From the Liberal Curriculum to Mass Education (cont. from here)
Before the 1870s, in America, higher education looked pretty homogenous:
students and faculty were of the same sex, race, religion and, for the most part, of the same social class (p.35)
Moreover, this homogeneity was maintained by a religious ruling class because most of the faculty staff were clergymen. These clergymen ensured the values of ‘religion’ and ‘family’ were at the heart of academic practices (cf. loco in parentis – in place of the parents).
Needless to say, discipline was high on the educational agenda. According to Russell (p. 36), ‘discipline’ did not mean what it has come to mean now: i.e. a way of dividing knowledge and activity (not sure what he means by this, though). What ‘discipline’ meant in late 19th century America was twofold, and referred to the unifying aims of the institution, not to its organisation:
1) Moral and religious discipline, namely instilling the values of Christianity. This stifled originality, in the modern sense of overturning or modifying accepted knowledge, values and forms (p. 43).
2) Mental discipline, which the American college borrowed from Scottish faculty psychology and educational practice (p. 36)
But with widening participation came challenges to this notion of ‘discipline’ (p. 37)
The old curriculum
This consisted of Latin, Greek, maths and rhetoric; moreover, the ‘truths’ of Protestant Christianity were omnipresent. One single member of Faculty staff taught this plurality of knowledge, rather than several specialised members. Linguistic homogeniety was maintained through the teachings on rhetoric and recitation. In the 1870s, this would suffer wide attack for its sterility, routine, and lack of motivation. This is when more personal topics began appearing and teaching began to rely on anectodes, tales, wise sayings and pithy quotations (p. 43). Because of this rhetorical knowledge:
students were not expected to analyse sources critically, to compare them rigorously, to interpret them in the context of a growing body of disciplinary knowledge, as later scholariship would dictate (p. 43)
Extracurricular activites began to emerge post-1870s and student societies began to allow speakers to address the student body when colleges had refused to allow them (the speakers) on campus (p.44).
Why go to uni? From discipline to disciplines
Between 1865 and 1875, ten years after the Civil war, the liberal college system did not suit the needs of the new America and it was hard to justify sending the young generation into higher education when they could get trained and employed elsewhere (reminds me of discussions on current UK HE fee-paying generation!). Pre-war technical institutions such as MIT became part of a new trend to attract young people into higher education by offering specialised courses.
This specialisation affected writing instruction because the sudden increase in the number of students now being encouraged to join the academic community brought with it the challenges that come with widening participation. These include dealing with different literacy backgrounds.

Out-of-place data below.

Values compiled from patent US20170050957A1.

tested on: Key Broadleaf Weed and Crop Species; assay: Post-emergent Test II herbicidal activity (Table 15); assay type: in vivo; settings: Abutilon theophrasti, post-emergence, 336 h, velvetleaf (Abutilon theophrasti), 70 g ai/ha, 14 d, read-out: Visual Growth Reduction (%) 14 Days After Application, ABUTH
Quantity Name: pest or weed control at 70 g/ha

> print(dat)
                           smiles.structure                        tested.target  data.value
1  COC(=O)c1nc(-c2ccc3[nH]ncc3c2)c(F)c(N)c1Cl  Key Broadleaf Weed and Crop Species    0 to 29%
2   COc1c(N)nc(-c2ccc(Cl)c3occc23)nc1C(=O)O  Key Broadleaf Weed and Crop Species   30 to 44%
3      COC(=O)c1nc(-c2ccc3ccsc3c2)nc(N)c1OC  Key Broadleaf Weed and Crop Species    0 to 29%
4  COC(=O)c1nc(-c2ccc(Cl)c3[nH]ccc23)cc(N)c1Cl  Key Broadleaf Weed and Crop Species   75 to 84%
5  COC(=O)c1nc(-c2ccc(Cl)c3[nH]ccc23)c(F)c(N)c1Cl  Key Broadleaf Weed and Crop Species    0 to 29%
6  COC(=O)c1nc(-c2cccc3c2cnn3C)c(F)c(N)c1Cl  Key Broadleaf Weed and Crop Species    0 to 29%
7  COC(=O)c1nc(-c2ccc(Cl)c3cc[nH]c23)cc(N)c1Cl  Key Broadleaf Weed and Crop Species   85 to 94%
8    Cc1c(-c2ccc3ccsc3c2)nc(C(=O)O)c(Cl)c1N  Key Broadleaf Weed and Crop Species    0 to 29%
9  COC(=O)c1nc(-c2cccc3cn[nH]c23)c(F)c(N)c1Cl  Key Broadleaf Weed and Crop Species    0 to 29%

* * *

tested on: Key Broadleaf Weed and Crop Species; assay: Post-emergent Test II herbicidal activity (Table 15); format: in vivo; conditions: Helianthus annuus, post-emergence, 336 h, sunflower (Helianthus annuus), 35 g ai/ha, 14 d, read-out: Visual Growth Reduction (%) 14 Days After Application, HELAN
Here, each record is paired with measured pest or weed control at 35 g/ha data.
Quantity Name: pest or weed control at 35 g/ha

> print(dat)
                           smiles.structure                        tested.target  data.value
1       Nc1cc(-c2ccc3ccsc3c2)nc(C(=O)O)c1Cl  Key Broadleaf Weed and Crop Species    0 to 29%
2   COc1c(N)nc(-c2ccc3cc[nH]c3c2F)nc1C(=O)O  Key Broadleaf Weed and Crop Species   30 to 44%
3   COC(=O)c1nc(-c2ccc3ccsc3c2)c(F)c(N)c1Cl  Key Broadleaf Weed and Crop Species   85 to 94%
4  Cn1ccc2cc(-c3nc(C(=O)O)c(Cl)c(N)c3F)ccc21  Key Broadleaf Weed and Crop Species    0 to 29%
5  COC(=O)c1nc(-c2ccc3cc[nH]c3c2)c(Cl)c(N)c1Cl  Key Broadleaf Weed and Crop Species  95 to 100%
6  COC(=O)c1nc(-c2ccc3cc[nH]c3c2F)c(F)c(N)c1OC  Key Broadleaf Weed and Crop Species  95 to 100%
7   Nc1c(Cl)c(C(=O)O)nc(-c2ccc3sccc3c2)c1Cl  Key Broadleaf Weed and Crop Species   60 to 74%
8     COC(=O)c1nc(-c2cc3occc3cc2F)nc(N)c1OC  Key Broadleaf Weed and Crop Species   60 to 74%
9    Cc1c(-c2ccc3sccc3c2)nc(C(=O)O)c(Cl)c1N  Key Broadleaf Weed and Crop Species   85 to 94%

The curriculum thus became divided, fragmented, as it became more specialised. It also had different agendas: one was to serve research; the other was to serve industry, i.e. the ‘practicalities’, the applied aspects of higher education (p. 47). In order for these agendas to be pursued, much writing had to take place, be printed and be distributed to various stakeholders:
the hallmark of higher learning was that specialisation of discourse which is only possible in writing and only being capable of being widely distributed in print (p. 48 cf. the onset of the publish-or-perish generation)
Written entrance exams were introduced in 1873 (p.49) – (cf introduction of written papers in 1820s in Cambridge, UK (Leedham-Green, p. 125). Despite this:
Writing was not part of the process of learning a subject but rather a separate accomplishment, independent of content. It was one course among many, albeit an important one (p.50)
The forensic system
This was introduced in 1869 and as its name implies, (it) continued the old tradition of debate (…) but it was a written adaptation of oral debate (p.52; cf. p. 125 in Leedham-Green). The transition to the the written form was problematic because of the plurality of disciplinary debates which necessitated a plurality of written forms. The forensic system began to fade in the 1890s because of tension between college-mandated writing requirements and writing in specific departmental courses (p. 55).
Little by little, the business of writing became the business of everybody, and in reality the business of nobody (p. 58), especially in large, differentiated institutions. Between 1880 and 1910, the values of the university shifted towards research, graduate teaching, and scientific and professional instruction in such a way that ‘writing’ – which had hitherto been the business of everybody – was relocated within English departments. However, even English departments had their own specialisations that did not include the teaching of composition studies, per se, but rather, they were interested in philology and belles lettres (p. 63).
Russell also discusses the roles and the dilemmas of secondary schools in post-bellum education (i.e. after the American Civil War). He claims that school teachers became ‘representatives’ of a discipline, not ‘masters’ of it (p. 67). This had an impact of how writing was taught at secondary level: specifically, writing became a means of testing knowledge (content), not a means of attaining it:
students wrote to show learning, not to learn (p. 67)
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